Light up biking vest shows impatient drivers how fast you are going

nighttime_bike_speed_vest

[Mykle Hansen] is an avid cyclist, and safety is a big concern for him. He says that bicyclists often receive a lot of honks and grief from passing motorists because they perceive them as moving far slower than they really are. According to [Mykle], this misjudgment can result in “right hook” collisions, which kill several bicyclists each year. To increase his nighttime visibility and to give drivers a better idea of how fast he’s traveling, he constructed a bicycling vest that displays his current speed in large 7-inch tall numbers.

He uses an off-the-shelf speedometer to get his current speed, feeding that data to an Arduino tucked inside his vest. The Arduino then lights the appropriate EL wire digits to relay his speed to motorists behind him.

It seems to work pretty well if the video below is any indication, and there’s no denying that it will catch a driver’s attention at night. If you’re thinking of making one for yourself, check out his Make:Projects page for a complete look at how it was put together.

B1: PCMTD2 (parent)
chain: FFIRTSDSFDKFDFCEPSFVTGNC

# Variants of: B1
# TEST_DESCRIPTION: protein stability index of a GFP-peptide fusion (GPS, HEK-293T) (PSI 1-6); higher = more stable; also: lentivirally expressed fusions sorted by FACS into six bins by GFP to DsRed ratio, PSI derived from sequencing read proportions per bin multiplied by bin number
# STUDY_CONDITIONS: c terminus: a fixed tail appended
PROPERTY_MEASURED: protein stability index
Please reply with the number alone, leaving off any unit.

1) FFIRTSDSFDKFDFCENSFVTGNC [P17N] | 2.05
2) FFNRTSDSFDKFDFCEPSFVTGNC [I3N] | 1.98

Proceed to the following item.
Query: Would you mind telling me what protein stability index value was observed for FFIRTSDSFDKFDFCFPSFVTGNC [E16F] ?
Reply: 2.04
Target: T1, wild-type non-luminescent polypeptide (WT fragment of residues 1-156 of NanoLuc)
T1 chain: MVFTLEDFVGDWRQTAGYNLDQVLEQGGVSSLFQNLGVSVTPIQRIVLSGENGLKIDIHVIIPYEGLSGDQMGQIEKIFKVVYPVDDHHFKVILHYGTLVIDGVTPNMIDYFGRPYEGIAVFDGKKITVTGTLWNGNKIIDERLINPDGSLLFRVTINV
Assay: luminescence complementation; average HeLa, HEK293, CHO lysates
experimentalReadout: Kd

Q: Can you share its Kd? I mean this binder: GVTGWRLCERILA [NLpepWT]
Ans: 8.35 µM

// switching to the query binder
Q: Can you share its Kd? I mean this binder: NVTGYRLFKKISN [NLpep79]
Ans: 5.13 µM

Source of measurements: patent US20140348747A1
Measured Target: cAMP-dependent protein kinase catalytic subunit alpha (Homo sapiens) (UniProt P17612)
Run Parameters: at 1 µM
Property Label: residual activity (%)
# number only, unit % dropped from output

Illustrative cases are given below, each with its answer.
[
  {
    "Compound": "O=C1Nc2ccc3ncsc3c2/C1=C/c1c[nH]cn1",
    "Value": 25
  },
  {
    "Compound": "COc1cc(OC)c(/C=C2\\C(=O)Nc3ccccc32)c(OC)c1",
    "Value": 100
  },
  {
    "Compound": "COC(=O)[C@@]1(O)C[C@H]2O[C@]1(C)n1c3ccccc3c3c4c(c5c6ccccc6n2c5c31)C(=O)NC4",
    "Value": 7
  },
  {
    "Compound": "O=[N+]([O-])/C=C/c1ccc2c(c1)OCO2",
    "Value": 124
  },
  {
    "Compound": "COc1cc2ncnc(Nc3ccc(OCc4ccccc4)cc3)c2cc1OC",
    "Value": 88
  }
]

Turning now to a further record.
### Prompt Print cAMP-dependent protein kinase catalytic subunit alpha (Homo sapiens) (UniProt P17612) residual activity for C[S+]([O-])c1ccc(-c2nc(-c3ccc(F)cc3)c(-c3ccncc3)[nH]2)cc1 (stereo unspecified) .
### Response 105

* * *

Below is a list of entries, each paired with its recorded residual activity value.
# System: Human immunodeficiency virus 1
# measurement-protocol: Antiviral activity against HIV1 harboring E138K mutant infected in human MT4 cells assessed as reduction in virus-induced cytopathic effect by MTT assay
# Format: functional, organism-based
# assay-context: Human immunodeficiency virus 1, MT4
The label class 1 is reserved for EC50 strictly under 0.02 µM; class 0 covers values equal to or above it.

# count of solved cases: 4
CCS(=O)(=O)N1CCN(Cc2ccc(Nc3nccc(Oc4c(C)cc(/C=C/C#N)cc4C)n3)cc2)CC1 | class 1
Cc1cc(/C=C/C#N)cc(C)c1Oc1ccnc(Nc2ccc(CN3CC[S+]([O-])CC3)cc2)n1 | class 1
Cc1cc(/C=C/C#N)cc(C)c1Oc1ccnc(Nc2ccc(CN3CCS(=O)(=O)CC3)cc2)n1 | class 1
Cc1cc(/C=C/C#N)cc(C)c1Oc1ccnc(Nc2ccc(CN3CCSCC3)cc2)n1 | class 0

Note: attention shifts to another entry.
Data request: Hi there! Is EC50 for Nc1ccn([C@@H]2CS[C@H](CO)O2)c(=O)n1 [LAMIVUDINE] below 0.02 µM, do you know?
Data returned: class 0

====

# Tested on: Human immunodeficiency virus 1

Continue reading “Light up biking vest shows impatient drivers how fast you are going”

Sustainability Hacks: Solar panels built from old windows and factory rejects

diy_solar_panels

The crew over at The Tech Junkies recently took another look at solar power and thought that the pricing had come down enough for them to consider powering their entire shop via the sun. Cheaper or not, they still didn’t want to pay retail for solar panels, so they decided to build their own instead.

They scoured eBay for a bit and scored a nice batch of “production error” solar cells for about $0.25/watt, which is a great deal. After unpacking and sorting the cells, they began fitting them into a set of old window panels they had sitting around their shop. The cells were wired together using tabbing wire, and after a quick test to ensure everything was working correctly, the panel was permanently set using epoxy.

In its current state, they estimate that their panel can generate 35 watts of power, though they have a few design changes in mind to raise that number a bit. The total cost was roughly $375 for enough materials to build 9 panels, which is pretty reasonable.

Be sure to check out their blog for a quick overview of what it takes to build a solar panel if you’re thinking of putting together one of your own.